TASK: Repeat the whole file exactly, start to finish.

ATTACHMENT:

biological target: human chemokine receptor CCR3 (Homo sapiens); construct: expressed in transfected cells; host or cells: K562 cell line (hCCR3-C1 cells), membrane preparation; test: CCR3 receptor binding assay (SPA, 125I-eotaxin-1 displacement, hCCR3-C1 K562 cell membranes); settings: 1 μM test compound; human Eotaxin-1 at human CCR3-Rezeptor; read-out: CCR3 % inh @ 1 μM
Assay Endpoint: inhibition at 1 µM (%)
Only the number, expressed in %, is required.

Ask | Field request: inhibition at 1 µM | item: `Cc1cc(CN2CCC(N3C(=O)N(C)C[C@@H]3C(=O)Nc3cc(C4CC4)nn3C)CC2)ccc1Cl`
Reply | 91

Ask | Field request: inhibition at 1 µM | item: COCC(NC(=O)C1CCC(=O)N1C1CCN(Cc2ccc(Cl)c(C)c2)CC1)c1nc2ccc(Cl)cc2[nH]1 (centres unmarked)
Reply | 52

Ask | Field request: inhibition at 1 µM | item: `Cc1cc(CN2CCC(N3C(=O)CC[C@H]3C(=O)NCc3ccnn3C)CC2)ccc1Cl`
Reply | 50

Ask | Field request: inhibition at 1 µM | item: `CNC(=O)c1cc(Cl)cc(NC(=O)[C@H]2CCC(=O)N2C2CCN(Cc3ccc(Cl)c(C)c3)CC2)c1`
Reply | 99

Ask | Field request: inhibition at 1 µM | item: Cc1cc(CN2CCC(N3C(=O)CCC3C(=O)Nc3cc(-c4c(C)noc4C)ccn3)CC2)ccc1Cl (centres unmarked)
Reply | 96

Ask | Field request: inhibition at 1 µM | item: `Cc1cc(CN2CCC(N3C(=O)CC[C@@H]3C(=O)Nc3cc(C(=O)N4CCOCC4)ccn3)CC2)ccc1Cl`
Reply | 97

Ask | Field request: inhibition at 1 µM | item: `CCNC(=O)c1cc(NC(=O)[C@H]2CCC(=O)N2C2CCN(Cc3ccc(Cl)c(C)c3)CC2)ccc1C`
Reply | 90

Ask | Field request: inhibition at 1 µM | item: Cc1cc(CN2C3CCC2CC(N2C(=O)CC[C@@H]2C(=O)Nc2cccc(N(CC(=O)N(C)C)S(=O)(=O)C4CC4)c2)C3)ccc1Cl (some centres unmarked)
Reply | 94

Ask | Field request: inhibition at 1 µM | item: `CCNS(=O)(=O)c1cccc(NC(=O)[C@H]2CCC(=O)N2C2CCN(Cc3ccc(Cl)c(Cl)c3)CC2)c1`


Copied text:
biological target: human chemokine receptor CCR3 (Homo sapiens); construct: expressed in transfected cells; host or cells: K562 cell line (hCCR3-C1 cells), membrane preparation; test: CCR3 receptor binding assay (SPA, 125I-eotaxin-1 displacement, hCCR3-C1 K562 cell membranes); settings: 1 μM test compound; human Eotaxin-1 at human CCR3-Rezeptor; read-out: CCR3 % inh @ 1 μM
Assay Endpoint: inhibition at 1 µM (%)
Only the number, expressed in %, is required.

Ask | Field request: inhibition at 1 µM | item: `Cc1cc(CN2CCC(N3C(=O)N(C)C[C@@H]3C(=O)Nc3cc(C4CC4)nn3C)CC2)ccc1Cl`
Reply | 91

Ask | Field request: inhibition at 1 µM | item: COCC(NC(=O)C1CCC(=O)N1C1CCN(Cc2ccc(Cl)c(C)c2)CC1)c1nc2ccc(Cl)cc2[nH]1 (centres unmarked)
Reply | 52

Ask | Field request: inhibition at 1 µM | item: `Cc1cc(CN2CCC(N3C(=O)CC[C@H]3C(=O)NCc3ccnn3C)CC2)ccc1Cl`
Reply | 50

Ask | Field request: inhibition at 1 µM | item: `CNC(=O)c1cc(Cl)cc(NC(=O)[C@H]2CCC(=O)N2C2CCN(Cc3ccc(Cl)c(C)c3)CC2)c1`
Reply | 99

Ask | Field request: inhibition at 1 µM | item: Cc1cc(CN2CCC(N3C(=O)CCC3C(=O)Nc3cc(-c4c(C)noc4C)ccn3)CC2)ccc1Cl (centres unmarked)
Reply | 96

Ask | Field request: inhibition at 1 µM | item: `Cc1cc(CN2CCC(N3C(=O)CC[C@@H]3C(=O)Nc3cc(C(=O)N4CCOCC4)ccn3)CC2)ccc1Cl`
Reply | 97

Ask | Field request: inhibition at 1 µM | item: `CCNC(=O)c1cc(NC(=O)[C@H]2CCC(=O)N2C2CCN(Cc3ccc(Cl)c(C)c3)CC2)ccc1C`
Reply | 90

Ask | Field request: inhibition at 1 µM | item: Cc1cc(CN2C3CCC2CC(N2C(=O)CC[C@@H]2C(=O)Nc2cccc(N(CC(=O)N(C)C)S(=O)(=O)C4CC4)c2)C3)ccc1Cl (some centres unmarked)
Reply | 94

Ask | Field request: inhibition at 1 µM | item: `CCNS(=O)(=O)c1cccc(NC(=O)[C@H]2CCC(=O)N2C2CCN(Cc3ccc(Cl)c(Cl)c3)CC2)c1`